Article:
They could have been classmates – or better yet, best friends.
Just over a month ago, a 26-year old woman in Tennessee gave birth to a baby girl conceived 24 years ago, only 18 months after her own birth. The baby, Emma Wren Gibson, came from an embryo that was frozen and preserved since October 1992; this is thought to be the longest period of time an embryo has spent in icy limbo before resulting in successful birth. The second longest known case is that of a boy in England born from an embryo frozen for 20 years.
The new parents, Tina and Benjamin Gibson, didn’t know they were making a new record until Tina became pregnant. “Do you realize I’m only 25? This embryo and I could have been best friends,” Tina said. “I just wanted a baby. I don’t care if it’s a world record or not,” she told CNN.
“Emma is such a sweet miracle,” Benjamin told WND. “I think she looks pretty perfect to have been frozen all those years ago.”
Frozen until adopted, babies born from cryogenically preserved embryos are called “snow babies”.
Snow babies originally come from embryos of other couples who went through in-vitro fertilization (IVF). Thanks to advancements in the technique, the IVF process now has a high success rate, requiring fewer embryos to be made. Still, couples get extra embryos in 15-20% of cases.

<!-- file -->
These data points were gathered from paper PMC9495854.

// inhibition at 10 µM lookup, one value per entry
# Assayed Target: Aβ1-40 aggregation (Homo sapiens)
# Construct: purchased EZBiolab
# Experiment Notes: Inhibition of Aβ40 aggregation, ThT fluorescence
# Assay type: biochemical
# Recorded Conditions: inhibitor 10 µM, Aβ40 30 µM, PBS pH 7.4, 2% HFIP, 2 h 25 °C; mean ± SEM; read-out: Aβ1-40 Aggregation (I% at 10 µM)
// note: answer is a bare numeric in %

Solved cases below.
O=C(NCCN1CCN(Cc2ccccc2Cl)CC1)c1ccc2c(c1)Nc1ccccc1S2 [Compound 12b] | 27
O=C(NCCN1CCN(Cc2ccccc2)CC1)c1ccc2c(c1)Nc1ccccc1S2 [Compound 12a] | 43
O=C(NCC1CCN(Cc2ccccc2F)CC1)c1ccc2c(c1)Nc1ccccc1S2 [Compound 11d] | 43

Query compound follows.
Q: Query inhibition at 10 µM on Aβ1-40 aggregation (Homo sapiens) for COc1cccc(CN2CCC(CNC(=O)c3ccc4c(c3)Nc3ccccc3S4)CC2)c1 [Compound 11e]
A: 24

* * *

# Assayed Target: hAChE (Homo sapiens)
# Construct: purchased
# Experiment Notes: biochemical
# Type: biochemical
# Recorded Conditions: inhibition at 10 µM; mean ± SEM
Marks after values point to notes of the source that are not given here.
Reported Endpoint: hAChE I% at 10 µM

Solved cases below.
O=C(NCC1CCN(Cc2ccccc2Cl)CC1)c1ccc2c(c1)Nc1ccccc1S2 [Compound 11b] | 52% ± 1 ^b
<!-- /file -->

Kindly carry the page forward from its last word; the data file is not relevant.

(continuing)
“Usually, couples have leftover embryos because they have completed their families and no longer need additional embryos,” Dr. Jason Barritt, a scientist at the South California Reproductive Center, told CNN. “They remain frozen until the patient asks for some other disposition.”
Couples with extra embryos can opt to donate them to another couple, although Dr. Barrit says this is uncommon. This time, the Gibsons’ embryo came from the National Embryo Donation Center, a faith-based organization which aims “to protect the sanctity and dignity of the human embryo”.
Tina and Benjamin were already foster parents to several children before trying IVF.
“My husband has cystic fibrosis, so infertility is common,” Tina explained to CNN, adding that they had found peace with it. “We had decided that we were more than likely going to adopt, and we were fine with that.”
After hearing about embryo adoption from Tina’s father, however, they eventually decided to give childbirth a go.
Choosing the embryo, the Gibsons say, was “overwhelming”, as they had to sift through 300 profiles in two weeks. The profiles list basic genetic information and medical history of the biological parents. The Gibsons ultimately narrowed down their list of candidates based on physical size, as both Tina and Benjamin are small.
Emma’s biological parents donated three embryos. Surprisingly, all three of them survived the thawing process, and the one that implanted successfully became Emma. The two remaining ones could one day become Emma’s biological brothers or sisters.
Would the Gibsons like to try again with the other two embryos?
“[After] having natural childbirth, I’m like, ‘I’m never doing that again!’” Tina said, when asked by CNN. “But I’m sure in like a year, I’ll be like, ‘I want to try for another baby.’”